- Lonely Together: "I had a wife, and a daughter. I do not think I will ever see them again."
- The Watson: His connection to Maximus is driven through a series of intimate moments in which he asks the mostly-quiet hero questions about his past, which serve to help the audience better understand Maximus.
- Talking Down the Suicidal: "Why do you not fight? We all have to fight." As they are chained together. This seems to snap Maximus out of it.
- You Are Not Alone: Juba is by Maximus' side through his entire recovery, and each moment of Maximus' existential despair shifts to a moment of intimacy with Juba.
Played by: Derek Jacobi
An honest Roman senator, unlike the rest of his comrades.
Played by: Tomas Arana
A Roman legatus that was Maximus' second-in-command during the Germanic Wars.
- Badass Cape: Wears this as part of his typical garb.
- Bodyguard Betrayal: Of the Betrayal by Inaction variation, as his refusal to assist Commodus during his final battle seals the mad emperor's fate.
- The Dragon: He is Commodus' action man after his coronation.
- Fantastic Racism: He is openly contemptuous of the Germanic tribesmen fought in the opening, sneering that they should have learned by now continuing to fight Rome is pointless.
- The Lancer: To Maximus towards the beginning.
- My Master, Right or Wrong: He aids Commodus because he occupies the throne.
- Mistreatment-Induced Betrayal: A scene cut from the theatrical version shows Commodus forcing him to execute several of his own innocent soldiers, which goes a long way toward explaining his decision to turn on the Emperor in the end.
- Number Two: He used to be Maximus' second-in-command when he was a general.
- Punch-Clock Villain: Just because he works for Commodus doesn't mean he's happy about it. He definitely won't go out of his way to assist him during a duel.
- Praetorian Guard: He leads it.
- The Fettered: He values honor above loyalty. When Commodus is disarmed in the final battle against Marcus, he cries out to Quintus for a sword. Quintus refuses. When Commodus calls out to the men nearby to throw him a sword, they almost do, until Quintus orders them to sheathe their swords, forcing the emperor to continue the honorable battle unaided.
Played by: Ralf Moeller
A Germanic slave and gladiator. He bonds well with both Maximus and Juba.
- The Big Guy: He towers both Maximus and Juba, and he has the most muscle mass out of all of Proximo's gladiators.
- Fire-Forged Friends: With Maximus and Juba. Even when Maximus told him that he fought the Germanic tribes, Hagen does not judge him from his past actions and remained close allies.
- Sacrificial Lion: He dies during Maximus' escape attempt.
Played by: Spencer Treat Clark
Lucilla's young son and Commodus' nephew. He greatly admires Maximus when he arrives at the Coliseum.
- Children Are Innocent: An energetic kid that has Maximus as his idol and imitates his fighting style. He also wants to be a great Emperor.
- I Have Your Wife: After finding out Lucilla was part of the plot against him, Commodus essentially tells his sister her son will die if she does literally anything to displease him.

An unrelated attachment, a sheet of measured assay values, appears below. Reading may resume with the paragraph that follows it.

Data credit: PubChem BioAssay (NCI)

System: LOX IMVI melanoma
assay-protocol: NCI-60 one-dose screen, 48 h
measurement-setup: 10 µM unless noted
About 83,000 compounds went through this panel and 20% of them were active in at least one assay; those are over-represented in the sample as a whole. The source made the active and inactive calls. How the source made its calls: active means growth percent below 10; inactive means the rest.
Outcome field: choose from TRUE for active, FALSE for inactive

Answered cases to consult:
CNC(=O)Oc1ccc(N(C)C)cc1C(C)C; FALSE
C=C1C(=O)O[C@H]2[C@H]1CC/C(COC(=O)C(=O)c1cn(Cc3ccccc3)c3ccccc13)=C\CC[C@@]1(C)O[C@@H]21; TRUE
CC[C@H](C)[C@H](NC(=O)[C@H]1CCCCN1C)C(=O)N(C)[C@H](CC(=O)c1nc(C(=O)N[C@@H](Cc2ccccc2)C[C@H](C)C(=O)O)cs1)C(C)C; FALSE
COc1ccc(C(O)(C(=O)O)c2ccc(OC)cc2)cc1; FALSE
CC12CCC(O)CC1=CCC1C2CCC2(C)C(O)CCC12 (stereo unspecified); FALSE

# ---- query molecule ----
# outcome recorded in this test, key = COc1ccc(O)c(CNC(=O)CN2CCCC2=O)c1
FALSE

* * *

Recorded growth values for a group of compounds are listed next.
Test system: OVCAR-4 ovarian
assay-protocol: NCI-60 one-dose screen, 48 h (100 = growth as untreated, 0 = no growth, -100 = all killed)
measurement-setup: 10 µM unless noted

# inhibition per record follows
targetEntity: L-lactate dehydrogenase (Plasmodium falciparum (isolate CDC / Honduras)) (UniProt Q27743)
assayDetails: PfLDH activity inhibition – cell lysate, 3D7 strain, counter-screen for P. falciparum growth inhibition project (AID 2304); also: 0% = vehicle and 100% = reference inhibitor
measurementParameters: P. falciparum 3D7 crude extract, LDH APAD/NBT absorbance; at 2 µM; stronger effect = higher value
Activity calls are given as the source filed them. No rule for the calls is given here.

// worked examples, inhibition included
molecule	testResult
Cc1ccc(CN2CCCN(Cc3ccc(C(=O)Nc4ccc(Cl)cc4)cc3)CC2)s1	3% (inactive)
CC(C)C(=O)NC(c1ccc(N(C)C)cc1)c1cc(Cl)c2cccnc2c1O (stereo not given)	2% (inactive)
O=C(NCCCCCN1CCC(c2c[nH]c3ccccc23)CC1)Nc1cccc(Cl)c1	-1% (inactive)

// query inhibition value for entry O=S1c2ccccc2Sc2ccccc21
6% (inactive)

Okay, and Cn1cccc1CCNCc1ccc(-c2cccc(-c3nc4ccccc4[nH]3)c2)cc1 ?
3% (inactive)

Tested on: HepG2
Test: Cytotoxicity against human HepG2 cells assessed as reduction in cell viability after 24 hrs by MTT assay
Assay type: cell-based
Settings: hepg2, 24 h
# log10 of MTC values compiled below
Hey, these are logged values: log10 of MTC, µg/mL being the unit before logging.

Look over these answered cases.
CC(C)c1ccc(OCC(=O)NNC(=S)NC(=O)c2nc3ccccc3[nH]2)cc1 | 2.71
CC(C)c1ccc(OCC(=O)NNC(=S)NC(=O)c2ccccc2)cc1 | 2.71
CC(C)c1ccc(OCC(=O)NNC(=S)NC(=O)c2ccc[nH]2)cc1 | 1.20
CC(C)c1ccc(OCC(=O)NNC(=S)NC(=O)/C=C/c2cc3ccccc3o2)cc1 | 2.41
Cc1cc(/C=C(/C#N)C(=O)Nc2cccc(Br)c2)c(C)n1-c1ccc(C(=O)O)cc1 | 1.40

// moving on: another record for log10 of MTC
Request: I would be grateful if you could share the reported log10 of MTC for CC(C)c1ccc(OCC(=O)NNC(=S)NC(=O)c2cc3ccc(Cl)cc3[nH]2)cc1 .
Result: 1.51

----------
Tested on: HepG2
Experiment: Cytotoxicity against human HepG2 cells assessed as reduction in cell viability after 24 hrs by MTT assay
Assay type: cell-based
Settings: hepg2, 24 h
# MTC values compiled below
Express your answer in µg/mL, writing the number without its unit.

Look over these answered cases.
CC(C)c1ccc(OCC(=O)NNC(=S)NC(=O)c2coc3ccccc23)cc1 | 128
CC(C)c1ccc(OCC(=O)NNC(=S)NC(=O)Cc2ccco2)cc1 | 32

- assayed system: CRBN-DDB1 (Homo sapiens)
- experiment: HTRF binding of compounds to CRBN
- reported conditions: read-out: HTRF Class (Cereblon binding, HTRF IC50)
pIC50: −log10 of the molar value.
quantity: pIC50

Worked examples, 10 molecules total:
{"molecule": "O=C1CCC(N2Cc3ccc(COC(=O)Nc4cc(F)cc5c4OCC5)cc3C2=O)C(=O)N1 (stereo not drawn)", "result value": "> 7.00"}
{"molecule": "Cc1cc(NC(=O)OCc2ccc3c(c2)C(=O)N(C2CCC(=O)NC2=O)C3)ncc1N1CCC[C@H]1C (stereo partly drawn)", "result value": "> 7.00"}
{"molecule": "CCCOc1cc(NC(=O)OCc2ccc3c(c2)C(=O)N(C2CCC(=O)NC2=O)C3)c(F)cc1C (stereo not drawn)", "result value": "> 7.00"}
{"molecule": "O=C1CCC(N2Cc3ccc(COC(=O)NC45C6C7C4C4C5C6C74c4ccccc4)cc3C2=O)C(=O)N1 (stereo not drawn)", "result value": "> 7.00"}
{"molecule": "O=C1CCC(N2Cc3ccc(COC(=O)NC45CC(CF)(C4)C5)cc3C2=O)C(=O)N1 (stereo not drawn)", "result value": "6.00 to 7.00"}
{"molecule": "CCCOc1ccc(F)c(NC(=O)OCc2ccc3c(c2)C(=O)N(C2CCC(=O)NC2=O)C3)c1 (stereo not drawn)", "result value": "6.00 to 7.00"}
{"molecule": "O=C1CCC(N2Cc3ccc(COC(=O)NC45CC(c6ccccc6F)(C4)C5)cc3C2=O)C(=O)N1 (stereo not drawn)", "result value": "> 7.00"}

- Morality Pet: He seems to be the only character Commodus shows genuine affection towards.
Played by: David Hemmings
The main announcer of the Coliseum.
- Large-Ham Announcer: As the Coliseum's announcer and the silly looking red haired wig, he has to be grandiose when introducing spectacular battle recreations.
Played by: Tommy Flanagan
Maximus' main servant.
- Good Scars, Evil Scars: He gets some scars between Maximus' expulsion and the games, due to Flanagan's real-life Glasgow Grin.
- Non-Action Guy: During the Germanic wars, all he did was serving Maximus in his tent. He mostly serves Maximus as a harbinger or butler.
- Sacrificial Lion: He gets executed during Maximus' escape attempt.
- Undying Loyalty: To Maximus.
Played by: David Schofield
A Roman senator that collaborates with Commodus.
- Corrupt Politician: He aids a tyrant and madman to consolidate his power in detriment of the Roman Senate.
- Karma Houdini: He disappears late in the story and we don't see him receive any punishment for his scheming and corruption.
- The Evil Genius: He's the one who advises Commodus on how to deal with his enemies, using the example of a sea snake that lets its enemies nibble from it to lure them into confidence before striking.
Tigris of Gaul
Played by: Sven-Ole Thorsen
An fearsome and undefeated gladiator from Gaul.
- An Ax To Grind: As a Weapon of Choice.
- Animal Motif: Tiger, obviously.
- Cool Helmet: He has a tiger-shaped metal helmet the visor of which doubles as a Cool Mask.
- Dual Wielding: Wields both an axe and a sword at the same time.
- Punch-Clock Villain: So far as he's concerned, he's simply fighting another match when facing Maximus.
- Retired Badass: He'd been retired for 5 years before being summoned to battle Maximus.
- Save the Villain: Despite Commodus' insistence, Maximus spares his life.
The Germanic Chieftain
Played by: Peter Francis-Wemyss
The leader of the Germanic army the troops of Marcus Aurelius fight in the battle at the beginning of the film.
- Death of a Thousand Cuts: He meets his demise when several legionaries overwhelm him and stab him with their gladiuses.
- Decapitation Presentation: He had the Roman emissary beheaded and shows his head to the Romans as an intimidation maneuver, then throws it in the mud.
- Drop the Hammer: Between this and Carry a Big Stick. In combat, he wields what appears to be an improvised war hammer consisting of a wood branch with a stone attached to its end.
- Large and in Charge: He's quite a large and imposing figure compared to his men.
- Pelts of the Barbarian: He's covered in fur.